The implications of not having such data, however, were serious. Because they did not know where problems were most severe, those working in neighborhoods had no way to systematically target their services. They also had no viable way to measure how the neighborhoods they worked in were getting better or worse from year to year.

By around 1990, however, technology introduced a solution to this problem. As record-keeping for many local government agencies was automated, transaction records containing a street address or some other geographic identifier were now electronic. In addition, marked improvements in Geographic Information System (GIS) technology meant that data could be linked to a location, summed by neighborhood, and mapped with remarkable speed and efficiency.

Government departments found valuable ways to use these new capacities to analyze their own data; police departments mapping crime patterns is a prime example. Some hospitals began to examine data on the neighborhoods of their patients to better plan education campaigns and outpatient service delivery. Some cities began to release their GIS data on individual properties to the public, eventually over the web. The GIS data were an enormous time saver for community development corporations (CDCs) and other housing developers who previously had to spend days in city hall basements searching through musty paper records to collect enough information to make competent decisions about land assembly.

The ability to combine data sets was another major advance. It is difficult to learn much about neighborhood conditions and trends by looking at only one agency data set at a time. As a result, institutions in several cities convinced several local agencies to share their administrative data files. They made the commitment to regularly assemble the data across agencies and make the indicators available to a variety of users and the public at large. In these cities, users only had to go to one place to get time series data by neighborhood on a variety of topics (such as health, housing conditions, crime, and public assistance).

The “data intermediaries” who built the cross-agency information systems had different types of institutional homes, including community oriented university research centers, social service providers, and local foundations. Six of them joined together in 1995 to form the National Neighborhood Indicators Partnership (NNIP) to facilitate peer networking, advance methods, and inform social policy more broadly. The authors of this essay have led the team at the Urban Institute that coordinates the NNIP network, and we have noted several of the network’s contributions in this essay. As of 2014, nearly three dozen cities have adopted the NNIP model. Most began this work because of a strong interest in community building. These new capacities represented a true revolution at the time: moving from no data to very rich ongoing sources of information in just a few years.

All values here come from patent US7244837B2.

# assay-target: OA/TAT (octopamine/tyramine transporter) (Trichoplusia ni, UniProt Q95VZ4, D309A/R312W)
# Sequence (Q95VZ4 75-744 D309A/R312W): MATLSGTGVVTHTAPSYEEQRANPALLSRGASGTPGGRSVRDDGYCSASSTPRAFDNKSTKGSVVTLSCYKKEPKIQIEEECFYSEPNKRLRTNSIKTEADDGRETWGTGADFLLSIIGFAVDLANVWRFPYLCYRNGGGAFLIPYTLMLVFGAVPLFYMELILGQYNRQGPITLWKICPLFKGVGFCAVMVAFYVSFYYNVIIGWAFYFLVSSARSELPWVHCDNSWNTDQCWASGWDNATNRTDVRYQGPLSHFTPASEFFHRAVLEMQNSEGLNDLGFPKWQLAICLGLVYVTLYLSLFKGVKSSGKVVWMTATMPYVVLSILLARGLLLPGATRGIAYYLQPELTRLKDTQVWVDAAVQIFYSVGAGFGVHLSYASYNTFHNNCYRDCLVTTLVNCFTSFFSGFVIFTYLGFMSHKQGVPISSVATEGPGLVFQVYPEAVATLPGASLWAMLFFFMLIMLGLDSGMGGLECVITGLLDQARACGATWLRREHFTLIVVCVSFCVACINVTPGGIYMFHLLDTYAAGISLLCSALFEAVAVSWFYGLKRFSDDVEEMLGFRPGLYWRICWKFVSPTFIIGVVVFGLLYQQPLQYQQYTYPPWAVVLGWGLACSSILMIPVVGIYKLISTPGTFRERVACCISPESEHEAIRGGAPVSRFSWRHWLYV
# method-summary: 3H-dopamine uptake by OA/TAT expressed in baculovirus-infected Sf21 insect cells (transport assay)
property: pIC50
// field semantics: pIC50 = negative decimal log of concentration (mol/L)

The most important stories, of course, are not about information systems or underlying innovations in data availability and GIS technology. Rather, the most important stories are those about the practical applications they have yielded. These too have grown and are the subjects of many of the essays in this book.

The demand for richer data is now being generated by a much broader array of actors than initially. For example, although community developers in the early 1990s understood how vital data on multiple indicators of neighborhood conditions were, leaders in public health now see these data as essential as well. Their new emphasis on the social determinants of health requires them to understand all the interactions in poor neighborhoods that both positively and negatively affect the health of residents.


Since the mid-1990s, the data landscape for communities has continued to evolve. Our current challenges are too much data to sift through and difficulty in accessing the right data for the decisions at hand. The term “data” has many different meanings, and we first provide an overview of the types of data and recent data trends. The final portion of this section will describe ways that researchers, technologists, and policymakers are enhancing the value of the raw data stream for practitioners through both easier access and integration of data across sources and organizations.